Prevalence and management of chronic nonmalignant pain in palliative care populations: A systematic review


Objectives: To investigate the prevalence and current approaches to clinical management of chronic nonmalignant pain in patients referred to palliative care services.

Methods: A systematic review was performed using the Preferred Reporting Items for Systematic Reviews and Meta-Analyses guidelines and registered with PROSPERO (CRD42021205432). Six databases were searched on 25 August 2020 and again on 11 July 2022: PubMed and Ovid MEDLINE, Elsevier Scopus, PsychINFO, the Cochrane Library, and CINAHL. Search included prevalence or intervention studies with patients who had chronic nonmalignant pain and were referred to palliative care services. Screening was undertaken independently by 2 reviewers.

Results: The searches returned 417 titles; subsequent screening identified 5 eligible studies, 4 from the USA and 1 from Hong Kong, including 2 cohort and 3 cross-sectional studies. Sample sizes ranged from 137 to 323, with a total of 1,056 patients. The prevalence of chronic nonmalignant pain ranged from 14% to 34% across different palliative care settings. There was significant crossover of pain types; 54% of patients with chronic no-malignant pain had additional cancer-related pain or cancer treatment–related pain. Opioids were used to manage stand-alone chronic nonmalignant pain for 39% of patients compared to 58% with mixed chronic nonmalignant pain and other pain diagnoses.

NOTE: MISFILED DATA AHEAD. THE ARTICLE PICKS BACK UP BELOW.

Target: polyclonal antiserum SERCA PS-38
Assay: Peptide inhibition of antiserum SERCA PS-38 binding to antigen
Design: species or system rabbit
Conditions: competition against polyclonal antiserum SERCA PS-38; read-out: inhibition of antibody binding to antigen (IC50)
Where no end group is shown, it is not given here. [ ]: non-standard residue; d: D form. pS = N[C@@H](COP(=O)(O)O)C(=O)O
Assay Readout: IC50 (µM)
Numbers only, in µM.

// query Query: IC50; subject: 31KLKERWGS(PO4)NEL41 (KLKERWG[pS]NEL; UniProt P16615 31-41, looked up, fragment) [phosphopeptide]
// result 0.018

Significance of results: Five studies have documented the prevalence of chronic nonmalignant pain of 14–34% in palliative care. Further research including prevalence and treatment studies would provide clearer evidence for best practice management of chronic nonmalignant pain in the palliative care setting.


palliative care, nonmalignant pain, chronic pain, prevalence, systematic review

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